The Swedish foreign minister, Carl Bildt, played a notorious leading role in George W Bush’s Committee for the Liberation of Iraq and retains close ties to the Republican Party’s extreme right. According to the former Swedish director of public prosecutions Sven-Erik Alhem, Sweden’s decision to seek the extradition of Assange on allegations of sexual misconduct is “unreasonable and unprofessional, as well as unfair and disproportionate”. Having offered himself for questioning, Assange was given permission to leave Sweden for London where, again, he offered to be questioned. In May, in a final appeal judgment on the extradition, Britain’s Supreme Court introduced more farce by referring to non-existent “charges”.
Accompanying this has been a vituperative personal campaign against Assange. Much of it has emanated from the Guardian, which, like a spurned lover,has turned on its besieged former source, having hugely profited from WikiLeaks disclosures. With not a penny going to Assange or WikiLeaks, a Guardian book has led to a lucrative Hollywood movie deal.The authors, David Leigh and Luke Harding, gratuitously abuse Assange as a “damaged personality” and “callous”. They also reveal the secret password he had given the paper in confidence, which was designed to protect a digital file containing the US embassy cables. On 20 August, Harding was outside the Ecuadorean embassy, gloating on his blog that “Scotland Yard may get the last laugh”. It is ironic, if entirely appropriate, that a Guardian editorial putting the paper’s latest boot into Assange bears an uncanny likeness to the Murdoch press’s predictable augmented bigotry on the same subject. How the glory of Leveson, Hackgate and honourable, independent journalism doth fade.
His tormentors make the point of Assange’s persecution. Charged with no crime, he is not a fugitive from justice. Swedish case documents, including the text messages of the women involved, demonstrate to any fair-minded person the absurdity of the sex allegations – allegations almost entirely promptly dismissed by the senior prosecutor in Stockholm, Eva Finne, before the intervention of a politician, Claes Borgstr?At the pre-trial of Bradley Manning, a US army investigator confirmed that the FBI was secretly targeting the “founders, owners or managers of WikiLeaks” for espionage.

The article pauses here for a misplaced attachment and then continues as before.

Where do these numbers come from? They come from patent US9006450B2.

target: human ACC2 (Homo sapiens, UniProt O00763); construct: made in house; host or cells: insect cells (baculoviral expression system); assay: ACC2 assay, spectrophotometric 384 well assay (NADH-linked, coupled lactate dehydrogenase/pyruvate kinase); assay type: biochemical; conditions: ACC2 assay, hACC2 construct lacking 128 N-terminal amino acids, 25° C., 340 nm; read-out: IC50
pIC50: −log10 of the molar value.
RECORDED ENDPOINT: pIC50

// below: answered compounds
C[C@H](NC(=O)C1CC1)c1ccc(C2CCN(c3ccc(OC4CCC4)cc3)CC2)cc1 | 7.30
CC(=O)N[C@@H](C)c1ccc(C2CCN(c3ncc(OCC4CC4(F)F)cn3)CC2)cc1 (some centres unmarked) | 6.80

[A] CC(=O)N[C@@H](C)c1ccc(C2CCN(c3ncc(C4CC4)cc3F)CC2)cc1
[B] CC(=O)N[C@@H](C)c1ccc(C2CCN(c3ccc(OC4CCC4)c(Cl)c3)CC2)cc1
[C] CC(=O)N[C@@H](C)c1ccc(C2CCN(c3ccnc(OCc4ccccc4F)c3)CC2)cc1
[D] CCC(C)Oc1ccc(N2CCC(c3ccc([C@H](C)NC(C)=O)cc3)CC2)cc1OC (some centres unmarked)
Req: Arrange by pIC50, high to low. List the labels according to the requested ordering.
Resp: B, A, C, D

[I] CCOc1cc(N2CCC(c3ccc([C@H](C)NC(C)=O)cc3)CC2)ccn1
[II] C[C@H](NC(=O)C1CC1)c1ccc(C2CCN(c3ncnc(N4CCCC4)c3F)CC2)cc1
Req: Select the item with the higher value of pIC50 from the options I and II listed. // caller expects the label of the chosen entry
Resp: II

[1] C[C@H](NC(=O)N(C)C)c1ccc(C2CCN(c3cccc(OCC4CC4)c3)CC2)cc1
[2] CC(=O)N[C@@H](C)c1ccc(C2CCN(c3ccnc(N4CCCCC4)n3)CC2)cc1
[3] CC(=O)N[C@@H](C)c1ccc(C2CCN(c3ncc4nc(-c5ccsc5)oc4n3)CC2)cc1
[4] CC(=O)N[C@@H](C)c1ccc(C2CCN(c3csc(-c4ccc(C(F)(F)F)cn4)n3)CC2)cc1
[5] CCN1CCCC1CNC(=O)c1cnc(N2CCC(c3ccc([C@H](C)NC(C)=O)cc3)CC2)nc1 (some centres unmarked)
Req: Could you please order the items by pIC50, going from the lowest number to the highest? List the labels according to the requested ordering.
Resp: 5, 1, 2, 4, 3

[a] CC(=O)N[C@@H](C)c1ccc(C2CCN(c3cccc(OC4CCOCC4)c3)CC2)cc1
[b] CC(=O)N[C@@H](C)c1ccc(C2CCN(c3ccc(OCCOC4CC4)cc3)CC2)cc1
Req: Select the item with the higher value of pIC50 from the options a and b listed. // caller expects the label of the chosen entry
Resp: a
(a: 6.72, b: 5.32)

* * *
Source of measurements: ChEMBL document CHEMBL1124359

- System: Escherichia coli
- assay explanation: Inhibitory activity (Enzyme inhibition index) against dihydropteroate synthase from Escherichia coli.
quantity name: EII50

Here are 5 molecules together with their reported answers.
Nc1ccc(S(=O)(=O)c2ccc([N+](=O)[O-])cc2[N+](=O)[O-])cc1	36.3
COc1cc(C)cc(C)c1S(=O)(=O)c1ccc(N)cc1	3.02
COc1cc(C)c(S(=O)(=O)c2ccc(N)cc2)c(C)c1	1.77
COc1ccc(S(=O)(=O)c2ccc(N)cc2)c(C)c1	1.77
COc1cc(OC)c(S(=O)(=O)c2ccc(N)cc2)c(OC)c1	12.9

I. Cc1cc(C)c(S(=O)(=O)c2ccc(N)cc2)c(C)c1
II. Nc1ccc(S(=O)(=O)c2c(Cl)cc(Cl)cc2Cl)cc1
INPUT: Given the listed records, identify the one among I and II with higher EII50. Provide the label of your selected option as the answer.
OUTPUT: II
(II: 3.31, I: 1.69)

Four years ago, a barely noticed Pentagon document, leaked by WikiLeaks, described how WikiLeaks and Assange would be destroyed with a smear campaign leading to “criminal prosecution”. On 18 August, the Sydney Morning Herald disclosed, in a Freedom of Information release of official files, that the Australian government had repeatedly received confirmation that the US was conducting an “unprecedented” pursuit of Assange and had raised no objections. Among Ecuador’s reasons for granting asylum is Assange’s abandonment “by the state of which he is a citizen”. In 2010, an investigation by the Australian Federal Police found that Assange and WikiLeaks had committed no crime. His persecution is an assault on us all and on freedom.